Q: How many times must a woman ask British police to stop her husband attacking her, before British police do something?
A: She can ask them 25 times, and they still won’t help. Neither will the Crown Prosecution Service.
And now a domestic violence charity is hoping to highlight this. Specifically, by using human rights legislation to sue Greater Manchester Police and the Crown Prosecution Service, after a young mother was murdered by her violent husband.
Malik Mannan, 36, stabbed his wife Sabina Akhtar, 26, to death at their home in Longsight.
A jury later found him guilty of murder and jailed him for a minimum of 17 years.
But it then emerged that poor Sabina had contacted police on no less than 25 occasions. In fact, she even predicted her husband would kill her.
Sabina told them: “I genuinely believe that if he gets the opportunity, he will not hesitate to kill me. I will support any police prosecution in this case and I am happy to give evidence in court if necessary.”
Yet prosecutors decided not to press charges, leaving him free to murder.
Now the charity Refuge says it will argue that GMP and the CPS failed to protect Sabina.
Human rights lawyer Helena Kennedy QC said the legal action could become a landmark test case and Sabina’s family have said they would back the action ‘100 per cent’.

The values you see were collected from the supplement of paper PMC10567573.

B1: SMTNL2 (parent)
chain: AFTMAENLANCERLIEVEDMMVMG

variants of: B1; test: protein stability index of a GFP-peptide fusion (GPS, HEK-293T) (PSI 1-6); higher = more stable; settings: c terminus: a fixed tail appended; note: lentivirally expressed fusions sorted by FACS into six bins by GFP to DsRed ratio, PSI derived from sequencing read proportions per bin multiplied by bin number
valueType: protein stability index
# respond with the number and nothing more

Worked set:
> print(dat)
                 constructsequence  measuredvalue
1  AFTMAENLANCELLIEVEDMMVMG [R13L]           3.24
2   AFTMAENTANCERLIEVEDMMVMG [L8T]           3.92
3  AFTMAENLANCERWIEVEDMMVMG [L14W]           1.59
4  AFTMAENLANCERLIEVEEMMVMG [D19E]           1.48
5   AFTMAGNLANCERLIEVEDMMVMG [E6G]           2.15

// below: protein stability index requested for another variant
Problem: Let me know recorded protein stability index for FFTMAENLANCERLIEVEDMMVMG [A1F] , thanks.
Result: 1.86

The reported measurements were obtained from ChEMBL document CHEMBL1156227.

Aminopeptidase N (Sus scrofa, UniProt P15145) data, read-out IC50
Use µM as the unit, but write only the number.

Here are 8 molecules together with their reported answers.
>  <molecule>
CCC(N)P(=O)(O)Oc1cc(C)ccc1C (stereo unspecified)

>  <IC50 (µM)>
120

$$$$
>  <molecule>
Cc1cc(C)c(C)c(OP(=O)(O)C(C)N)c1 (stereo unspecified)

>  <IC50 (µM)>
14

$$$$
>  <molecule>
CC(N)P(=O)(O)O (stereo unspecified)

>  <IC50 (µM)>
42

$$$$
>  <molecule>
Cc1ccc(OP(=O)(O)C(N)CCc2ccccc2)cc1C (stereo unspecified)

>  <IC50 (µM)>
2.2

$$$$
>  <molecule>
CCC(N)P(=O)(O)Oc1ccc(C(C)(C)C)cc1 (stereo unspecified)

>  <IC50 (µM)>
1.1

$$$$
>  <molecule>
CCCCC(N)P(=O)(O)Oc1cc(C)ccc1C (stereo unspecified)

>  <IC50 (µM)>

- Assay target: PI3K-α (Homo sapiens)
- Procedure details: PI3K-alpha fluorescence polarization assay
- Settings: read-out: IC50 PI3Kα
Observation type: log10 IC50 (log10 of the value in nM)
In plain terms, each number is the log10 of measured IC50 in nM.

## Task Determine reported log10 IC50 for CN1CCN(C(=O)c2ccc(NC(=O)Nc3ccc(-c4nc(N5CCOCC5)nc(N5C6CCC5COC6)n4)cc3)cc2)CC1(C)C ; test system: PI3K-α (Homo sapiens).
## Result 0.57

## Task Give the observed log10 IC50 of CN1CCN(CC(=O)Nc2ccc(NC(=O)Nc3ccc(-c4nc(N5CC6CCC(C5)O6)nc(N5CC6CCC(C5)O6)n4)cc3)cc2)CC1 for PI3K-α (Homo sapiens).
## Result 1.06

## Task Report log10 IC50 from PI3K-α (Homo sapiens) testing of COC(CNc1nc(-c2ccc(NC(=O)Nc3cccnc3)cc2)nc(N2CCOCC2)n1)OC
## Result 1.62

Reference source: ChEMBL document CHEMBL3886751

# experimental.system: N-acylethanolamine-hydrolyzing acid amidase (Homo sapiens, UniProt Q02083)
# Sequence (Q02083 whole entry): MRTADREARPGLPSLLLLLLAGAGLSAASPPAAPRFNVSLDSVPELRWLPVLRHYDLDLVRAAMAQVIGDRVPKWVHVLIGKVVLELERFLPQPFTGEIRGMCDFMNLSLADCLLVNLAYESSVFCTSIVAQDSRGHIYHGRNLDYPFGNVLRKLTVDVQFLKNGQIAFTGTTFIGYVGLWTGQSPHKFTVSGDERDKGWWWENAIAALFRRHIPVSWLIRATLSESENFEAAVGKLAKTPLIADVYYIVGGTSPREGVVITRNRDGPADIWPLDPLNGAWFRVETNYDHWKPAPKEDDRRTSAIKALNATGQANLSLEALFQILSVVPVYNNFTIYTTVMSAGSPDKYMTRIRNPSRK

Sandra Horley, chief executive of Refuge, said: “Under human rights legislation, the authorities have a duty to protect persons and we believed in this case the police and CPS failed spectacularly and if they had handled it better she might still be alive today. I believe the only way to change policy and practice is to hit them where it hurts – in their wallets.”
Sabina’s family believe she would still be alive today if police and prosecutors had listened to her cries for help.
Sabina reported Mannan’s attacks and death threats months before her murder in September last year.
Mannan was arrested for threatening to kill her but bailed last July with a warning not to contact her. He ignored the order and was arrested trying to get into her house.
The case was reviewed by a CPS lawyer who decided there was no case to answer despite the previous complaints. Bail restrictions on Mannan were dropped and he sent Sabina a text boasting: “I am a free man. Case file closed. Isn’t it great?”
Four days later he stabbed her to death with a kitchen knife.
This is not an isolated case. I’m sure many of us recall reading about other women who end up being murdered by men they have repeatedly reported for harassment and assault. Let’s hope this legal action goes ahead – watch this space.